author: Karol Laska
Sony Showcased Fantastic Games... Which We Won't Play for 2 Years
After watching the latest PlayStation Showcase conference, I have very mixed feelings. On the one hand, Sony showed some really exciting games; on the other, their release dates are either distant, or totally unspecified.
We watched the PlayStation Showcase 2021 and unanimously concluded that we'd just seen a pretty exciting Sony conference. New titles were revealed, gameplay from those already announced was presented, and we've seen some of the biggest franchises in action – what more could you want? The thing is, there's exactly one thing missing – specific release dates.
I realize that, at first glance, everything looks almost exquisite. God of War: Ragnarok seems to be exactly the slasher we want, in a truly next-gen style; Insomniac Games went crazy and apart from Spider-Man 2 (or should I say "Two Spider-Men") is going to create another Marvel action game – Wolverine, and rumors of a remake of Star Wars: Knights of the Old Republic turned out to be true! So, this is a set of games which really could be the selling points of PlayStation 5. The thing is that you don't really have to hurry if you don't own a PS5 yet.
Let's face the music. The very gutsy trailer for the new God of War doesn't give a specific release date, and we have to take the developers' word for it releasing in 2022 (it used to be 2021). The next Spider Man game might be released in 15 months in the best case, but it might as well be released in 27 months – "2023" is a little vague a time frame. I don't even want to mention Logan Howlett because we don't know anything about the game – apart from the fact that it's highly unlikely to be developed in parallel with Spider-Man 2. And when to expect a remastered KotOR? Not very soon. Around its 20th birthday, probably. The anniversary of the original release date is in July 2023, and it does not seem insignificant.
Of course, that doesn't mean we'll be left out in the cold by Sony for the next year+. The beginning of 2022 will be graced by remasters such as Uncharted: Legacy of Thieves and – none other than – GTA V. There will also be plenty of room for new franchises, as the intriguing Forspoken is scheduled to launch in spring. But neither remasters, nor some brand new IPs have the power to satisfy impatient gamers, myself included.
February will bring Horizon Forbidden West, which will probably manage to shoulder the burden of ninth-generation expectations for a while, but it's a very thankless job in my opinion. Sony simply lacks enough electrifying games in its arsenal, and I hope you can already see that. Yes, the race is on, but PlayStation is very reluctant to kick its machine into higher hear.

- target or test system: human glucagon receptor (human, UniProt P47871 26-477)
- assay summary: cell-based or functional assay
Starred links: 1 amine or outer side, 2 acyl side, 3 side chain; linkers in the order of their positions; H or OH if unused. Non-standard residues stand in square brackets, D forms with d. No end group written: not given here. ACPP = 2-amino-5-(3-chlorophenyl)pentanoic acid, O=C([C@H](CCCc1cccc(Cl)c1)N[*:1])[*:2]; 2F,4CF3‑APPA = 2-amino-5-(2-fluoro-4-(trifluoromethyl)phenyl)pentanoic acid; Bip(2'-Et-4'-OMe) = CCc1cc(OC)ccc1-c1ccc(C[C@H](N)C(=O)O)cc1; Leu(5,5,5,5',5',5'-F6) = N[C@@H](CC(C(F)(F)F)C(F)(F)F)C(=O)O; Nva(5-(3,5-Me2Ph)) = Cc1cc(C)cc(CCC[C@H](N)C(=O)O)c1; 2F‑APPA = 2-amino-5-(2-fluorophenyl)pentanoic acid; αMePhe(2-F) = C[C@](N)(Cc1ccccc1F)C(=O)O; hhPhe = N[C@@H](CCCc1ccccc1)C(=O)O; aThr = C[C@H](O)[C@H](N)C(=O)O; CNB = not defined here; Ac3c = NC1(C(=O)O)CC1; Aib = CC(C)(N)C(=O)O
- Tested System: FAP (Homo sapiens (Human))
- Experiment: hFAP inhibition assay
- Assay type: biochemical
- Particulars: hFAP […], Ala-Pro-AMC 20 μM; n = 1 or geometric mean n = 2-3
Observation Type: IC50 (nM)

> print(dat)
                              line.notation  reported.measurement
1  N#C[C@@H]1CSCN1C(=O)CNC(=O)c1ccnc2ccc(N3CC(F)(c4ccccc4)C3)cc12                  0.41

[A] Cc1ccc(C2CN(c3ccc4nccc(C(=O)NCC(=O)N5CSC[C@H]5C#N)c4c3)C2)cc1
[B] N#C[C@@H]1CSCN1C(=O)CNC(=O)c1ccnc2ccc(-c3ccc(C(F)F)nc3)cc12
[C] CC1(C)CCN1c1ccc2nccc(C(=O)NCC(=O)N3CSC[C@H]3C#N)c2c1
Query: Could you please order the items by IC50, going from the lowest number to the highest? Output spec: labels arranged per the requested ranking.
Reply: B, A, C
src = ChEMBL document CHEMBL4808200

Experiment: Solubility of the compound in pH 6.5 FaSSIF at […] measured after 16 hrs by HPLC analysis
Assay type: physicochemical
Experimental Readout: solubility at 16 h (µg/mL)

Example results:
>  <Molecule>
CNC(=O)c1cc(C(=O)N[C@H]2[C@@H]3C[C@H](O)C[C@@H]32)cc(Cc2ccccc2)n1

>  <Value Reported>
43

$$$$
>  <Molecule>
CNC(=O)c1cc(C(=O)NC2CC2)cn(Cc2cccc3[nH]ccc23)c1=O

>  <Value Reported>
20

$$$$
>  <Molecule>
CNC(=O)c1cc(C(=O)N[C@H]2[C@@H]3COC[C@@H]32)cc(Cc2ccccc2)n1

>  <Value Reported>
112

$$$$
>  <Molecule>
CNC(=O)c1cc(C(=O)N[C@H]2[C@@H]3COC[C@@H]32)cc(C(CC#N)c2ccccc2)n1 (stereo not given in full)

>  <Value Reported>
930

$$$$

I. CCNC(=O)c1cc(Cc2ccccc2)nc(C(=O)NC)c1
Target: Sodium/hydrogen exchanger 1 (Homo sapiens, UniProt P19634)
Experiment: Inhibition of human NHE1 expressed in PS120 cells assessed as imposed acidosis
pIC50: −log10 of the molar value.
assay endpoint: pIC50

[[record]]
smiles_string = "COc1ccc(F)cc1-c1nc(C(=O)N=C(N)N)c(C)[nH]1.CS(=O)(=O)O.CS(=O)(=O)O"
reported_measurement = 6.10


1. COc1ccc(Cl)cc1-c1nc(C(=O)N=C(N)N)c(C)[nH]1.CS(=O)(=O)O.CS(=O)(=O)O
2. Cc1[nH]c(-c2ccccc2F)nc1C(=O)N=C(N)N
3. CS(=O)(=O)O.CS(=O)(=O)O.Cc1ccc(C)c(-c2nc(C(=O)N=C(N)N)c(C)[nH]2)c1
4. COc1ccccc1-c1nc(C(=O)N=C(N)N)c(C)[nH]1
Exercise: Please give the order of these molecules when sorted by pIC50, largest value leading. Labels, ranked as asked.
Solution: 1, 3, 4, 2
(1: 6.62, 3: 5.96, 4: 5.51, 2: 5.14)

On the whole, it seems quite understandable, though. In order to excite fans and share any announcements at all, it brew up a conference rich in typically cinematic teasers whose gameplay has nothing to do with reality. What matters most is the confirmation of the very existence of such projects. It's a shame that this contradicts the words of then-VP Michael Denny, who admitted in 2017, on behalf of Sony, that the company happened to announce some titles too early and that such a policy no longer makes sense. Denny no longer works at Sony, however, and the company seems to have reverted to its old habits. Maybe it's a coincidence, but it seems quite telling of the whole situation.
We shall see. So let's wait for more action from Sony. And yes, I know – again. How long can you wait? After all, 2021 is far from ideal for PlayStation. Despite a few worthy exclusives like Returnal or the new Ratchet and Clank and the slowly disappearing problems with PS5 availability, we still look to the future with some uncertainty. At least the immediate future, as the prime-time of the generation might still be breathtaking.
I deliberately ignored Xbox this time, because I'm not interested in calling winners and losers. I'm simply a little concerned about Sony's apparent lassitude. I simply hope that there's a method or an idea behind this approach, rather than blind faith in success. Because it is never sure in retrospect.
ABOUT THE AUTHOR
I own a PlayStation 5 and don't use it that much, though I hope it will change. But it seems I'll be more likely to rehearse PS4's exclusives for some time. Patience is a virtue, though, and The Last of Us Part II is sitting dusty on the shelf, so I'm not going to dramatize.
Karol Laska | Gamepressure.com